Booster or not to booster?…

Big Daddies often hang around together and easily share pellets, as shown here.

There’s no way we can avoid bringing up Covid-19, but we have chosen, based on our reader’s preferences, not to get into politically charged issues. We’ll let all of you pursue those aspects of the pandemic on your own if you so choose. For us, we’ve had enough news about it.

But, now we’re faced with the prospect of getting a booster, and we prefer to base our preference to get a booster based on our health issues and potential risks. With my medical history, mainly cardiovascular-related, I’ve decided to have a booster. Tom has decided not to, which is entirely up to him. I impose no pressure on him whatsoever. It’s his choice.

This could easily be a dad and son.

On Friday, we’re heading to Malalane for Tom’s dental appointment to implant the two teeth he had pulled months ago. After the dentist, surely, he’ll require a few prescriptions, so we’ll head to Click’s Pharmacy to have them filled. While there, I will be able to get the vaccine booster.

After considerable research, I’ve decided on the “mix and match” concept. From the CDC website:

Johnson & Johnson’s Janssen

You are eligible for a booster if you are:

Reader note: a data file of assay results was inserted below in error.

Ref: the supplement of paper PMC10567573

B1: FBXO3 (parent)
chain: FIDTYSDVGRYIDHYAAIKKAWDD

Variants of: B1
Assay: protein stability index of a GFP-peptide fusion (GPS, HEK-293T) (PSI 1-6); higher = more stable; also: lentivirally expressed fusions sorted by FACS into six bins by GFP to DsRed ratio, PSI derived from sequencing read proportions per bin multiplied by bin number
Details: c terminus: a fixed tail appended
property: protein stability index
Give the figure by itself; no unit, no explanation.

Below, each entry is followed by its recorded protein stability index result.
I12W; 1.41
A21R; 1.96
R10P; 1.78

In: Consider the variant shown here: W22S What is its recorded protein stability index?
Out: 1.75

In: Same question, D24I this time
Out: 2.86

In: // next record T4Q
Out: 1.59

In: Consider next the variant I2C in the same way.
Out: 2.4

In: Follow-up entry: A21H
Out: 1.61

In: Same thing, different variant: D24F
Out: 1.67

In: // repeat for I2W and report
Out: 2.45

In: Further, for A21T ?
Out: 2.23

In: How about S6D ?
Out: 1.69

18 years or older

When to get a booster:
At least two months after your shot

Which booster should you get?
Any of the COVID-19 vaccines authorized in the United States

Check out the gorgeous face of this male kudu.

Based on the lower efficacy of the J & J vaccine, I decided a single dose of the Pfizer vaccine on Friday would round out my protection. Of course, I ran this by Dr. Theo last time I saw him, several weeks ago, and suggest that you do the same with your doctor, should you or any family members decide on getting a booster.

I considered waiting until we get to the US, but the vaccines used here are the same as those used in the US. There’s no point in waiting. Besides, according to Worldometer, Florida is #3 on the list of states with the most cases, including 2000 new cases as of yesterday. It makes sense to be better protected before we go.

They are always on the lookout for the next morsel of food. Times are tough right now with a severe lack of vegetation.

Even in our former state, Minnesota, there were 6879 new cases yesterday.  There were only 950 new cases yesterday in Nevada, our state of residency. Why cases continue to rise in some states is not clearly defined by the CDC. There is still limited information available as to why there is an increase in cases in many areas worldwide.